BMW has responded to powerful new rivals with updates for the M5 and M6 - including a racy new 575hp Competition Package option
Maserati GranSport review (2005-2007)
I’ve yet to drive a Maserati that isn’t bettered by its contemporaries but I always walk away fully understanding why people feel the yearning to buy one. That’s quite a trick as ask me usually what I’d spend the £66,600 this GranSport costs on and
I’ll respond with a car badged with a three number combination hailing from Stuttgart with its engine in the wrong place. A few days in a Maserati always results in a momentary lapse, the charismatic Italian messing with my pre-programmed response. But would you really spend the money on the Maserati over a 911?
Where I’m currently standing the answer is emphatically yes. Sure, the GranSport might not be that new having been around since early 2005. And it’s based on the familiar coupe but there’s no denying it’s got real presence. It’s rare too. I’ve only ever seen the GranSport before on stand at the Geneva Motor Show. Staring at the Geneva showcar’s twin outside Maserati’s HQ on a Slough trading estate the effect is no less dramatic than under the lights in Switzerland. The optional (and horrendously expensive at £3,482) Bianco Fuji pearlescent white paintwork undoubtedly helps - gleaming even in the half-light of an early winter evening. It looks absolutely sensational.
The interior is no less dramatic, but perhaps this time for the wrong reasons. A ‘technical’ nautical derived fabric is used extensively in the GranSport’s cabin. In this car it’s been specified in a rather lairy blue colour that utterly dominates the cabin. That’s a shame as there are details inside the GranSport that impress. The carbon fibre on the steering wheel and central console is stunning, and the clear, nicely lit instruments add to the bespoke feel. It’s spacious in there too, with proper rear seats and a comfortable driving position – even if the driver’s seat is still a touch high on its lowest setting.
Engine & gears
The engine might only have been boosted in power by 10bhp to 400bhp, but Maserati has achieved this by clever tweaking and by reducing internal friction. The result is dramatic, the engine revving with increased vigour and sounding even more glorious than it does in the standard Coupe. At high revs there’s a lovely high pitched blare - a bassy rich tone taking over when the engine’s not working quite so hard. All this is accompanied by a rasping exhaust note, too. It’s frustrating then that I’m denied complete control over it as Maserati insists on only offering the GranSport with its Cambiocorsa paddle shift transmission.
Impressive as such systems can be the Cambiocorsa has been around for a while, and it shows. Despite some improvements it’s undoubtedly compromised. In normal mode the shifts are ponderous, resulting in lengthy pauses and lurching as it selects the next ratio. Speed things up with the Sport button and it shifts with real conviction but pressing that button also results in stiffer damper settings and a higher threshold from the Maserati Stability Programme. It’s not difficult to confuse the transmission either; lifting the throttle in an attempt to smooth shifts it can all get a bit clunky. My chief criticism though is that it removes the enjoyable, involving, physical and mechanical interaction of actually driving a car with a proper manual transmission and clutch.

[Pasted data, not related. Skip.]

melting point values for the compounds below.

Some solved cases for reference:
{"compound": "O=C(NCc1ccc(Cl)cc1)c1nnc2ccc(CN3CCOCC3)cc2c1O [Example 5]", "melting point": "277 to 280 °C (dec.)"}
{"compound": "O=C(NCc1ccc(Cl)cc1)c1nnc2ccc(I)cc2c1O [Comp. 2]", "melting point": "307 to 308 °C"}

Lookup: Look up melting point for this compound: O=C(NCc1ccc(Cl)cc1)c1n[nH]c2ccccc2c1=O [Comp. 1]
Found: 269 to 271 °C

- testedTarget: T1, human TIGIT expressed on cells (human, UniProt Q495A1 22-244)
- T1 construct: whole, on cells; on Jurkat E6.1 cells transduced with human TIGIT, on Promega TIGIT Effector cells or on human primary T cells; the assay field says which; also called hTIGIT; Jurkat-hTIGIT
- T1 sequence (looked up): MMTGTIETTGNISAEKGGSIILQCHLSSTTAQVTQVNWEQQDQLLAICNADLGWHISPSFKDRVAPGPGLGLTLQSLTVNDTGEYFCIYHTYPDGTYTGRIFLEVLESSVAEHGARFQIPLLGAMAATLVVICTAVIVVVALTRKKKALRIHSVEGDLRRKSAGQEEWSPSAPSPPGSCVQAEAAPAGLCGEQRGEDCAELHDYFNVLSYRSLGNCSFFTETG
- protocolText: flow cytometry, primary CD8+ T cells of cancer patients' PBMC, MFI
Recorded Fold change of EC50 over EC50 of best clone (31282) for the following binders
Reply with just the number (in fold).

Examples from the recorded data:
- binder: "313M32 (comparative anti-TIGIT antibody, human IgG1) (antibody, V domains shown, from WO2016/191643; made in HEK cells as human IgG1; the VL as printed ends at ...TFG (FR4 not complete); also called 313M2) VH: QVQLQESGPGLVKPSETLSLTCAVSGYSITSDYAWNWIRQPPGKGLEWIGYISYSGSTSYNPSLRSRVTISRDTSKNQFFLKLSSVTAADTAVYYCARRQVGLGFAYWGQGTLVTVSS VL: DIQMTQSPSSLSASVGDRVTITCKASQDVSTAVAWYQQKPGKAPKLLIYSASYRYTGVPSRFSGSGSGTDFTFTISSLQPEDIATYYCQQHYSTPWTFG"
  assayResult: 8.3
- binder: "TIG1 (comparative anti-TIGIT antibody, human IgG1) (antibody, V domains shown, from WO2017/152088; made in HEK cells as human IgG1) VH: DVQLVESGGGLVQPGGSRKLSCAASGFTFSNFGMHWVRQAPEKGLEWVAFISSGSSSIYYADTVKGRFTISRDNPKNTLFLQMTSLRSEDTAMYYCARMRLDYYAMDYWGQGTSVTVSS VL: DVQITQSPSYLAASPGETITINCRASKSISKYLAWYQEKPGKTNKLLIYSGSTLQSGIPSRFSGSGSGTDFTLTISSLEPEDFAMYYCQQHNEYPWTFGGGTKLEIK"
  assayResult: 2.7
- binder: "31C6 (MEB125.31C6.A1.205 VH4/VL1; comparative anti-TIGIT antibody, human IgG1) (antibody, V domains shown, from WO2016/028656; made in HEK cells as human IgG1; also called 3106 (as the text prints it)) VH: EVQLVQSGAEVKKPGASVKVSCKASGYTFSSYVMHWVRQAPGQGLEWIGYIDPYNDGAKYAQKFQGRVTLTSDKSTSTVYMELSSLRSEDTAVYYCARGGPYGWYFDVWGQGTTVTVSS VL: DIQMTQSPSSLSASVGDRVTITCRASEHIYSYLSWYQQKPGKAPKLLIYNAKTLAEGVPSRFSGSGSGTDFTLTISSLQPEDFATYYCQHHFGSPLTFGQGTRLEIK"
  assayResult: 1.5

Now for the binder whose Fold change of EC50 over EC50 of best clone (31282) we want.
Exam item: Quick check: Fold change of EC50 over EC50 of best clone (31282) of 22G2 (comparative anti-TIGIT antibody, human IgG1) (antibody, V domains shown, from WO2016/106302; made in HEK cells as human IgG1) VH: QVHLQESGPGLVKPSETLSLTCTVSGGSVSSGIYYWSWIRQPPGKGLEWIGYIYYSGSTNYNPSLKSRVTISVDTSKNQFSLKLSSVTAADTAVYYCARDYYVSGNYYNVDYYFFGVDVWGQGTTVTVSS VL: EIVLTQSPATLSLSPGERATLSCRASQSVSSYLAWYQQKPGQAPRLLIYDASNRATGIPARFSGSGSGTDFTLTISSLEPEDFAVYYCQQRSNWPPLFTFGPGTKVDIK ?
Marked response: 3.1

On the road
Riding 10mm lower than the standard Coupe the GranSport also comes with Maserati’s Skyhook adaptive damping as standard. It’s very firm, the 19-inch Trofeo alloy wheels and impossibly low-profile tyres amplifying the particularly stiff ride. Fairly harsh in normal mode and crashy and jarring in maximum attack Sport setting - to the point of discomfort. It’s okay on smooth roads, but in either mode you’ll find yourself bracing for any nasty looking potholes or manhole covers. There’s no doubting that even with its trick damping the Maserati lacks the finesse of its competitors. The rear is keen to step out under power too, and although it’s easily collected by the quick, precise steering it’s nearly impossible to make smooth progress in the GranSport.
What’s not difficult is gaining pace, the Maserati’s 4.2-litre V8 enabling a 4.8 second 0-62mph sprint and a 180mph top speed. It’s quick anywhere in the rev-range but up above 5,000rpm is where it really impresses. You need to be patient to get there though, particularly if the roads are anything but bone dry. If it’s not you’re rewarded with that wagging tail and a wildly flashing MSP traction control light - even more so with the Sport button pressed.
There’s no denying it’s a tricky car to drive quickly, rewarding sometimes but ultimately a car that proves frustrating. Any of its newer rivals would quickly lose it on a challenging road. However, there’s a real sense of occasion with the Maserati that’s absent in all its competitors. That might be enough to ensure it sells well to a small and dedicated audience, but for all that drama you pay with a lot of compromises. Beautiful and characterful it may be, but the GranSport really needs to be a more rounded, capable performer to convince me for longer than a few moments that it’s worthy of consideration against a 911. Or for that matter an Aston V8 Vantage or BMW M6.
See also in this class:
related stories on msn
Latest Cars videos
A significant horsepower boost and some restyling brings the Aston Rapide on leaps and bounds
Date 21/05/13, Duration 2:30, Views 665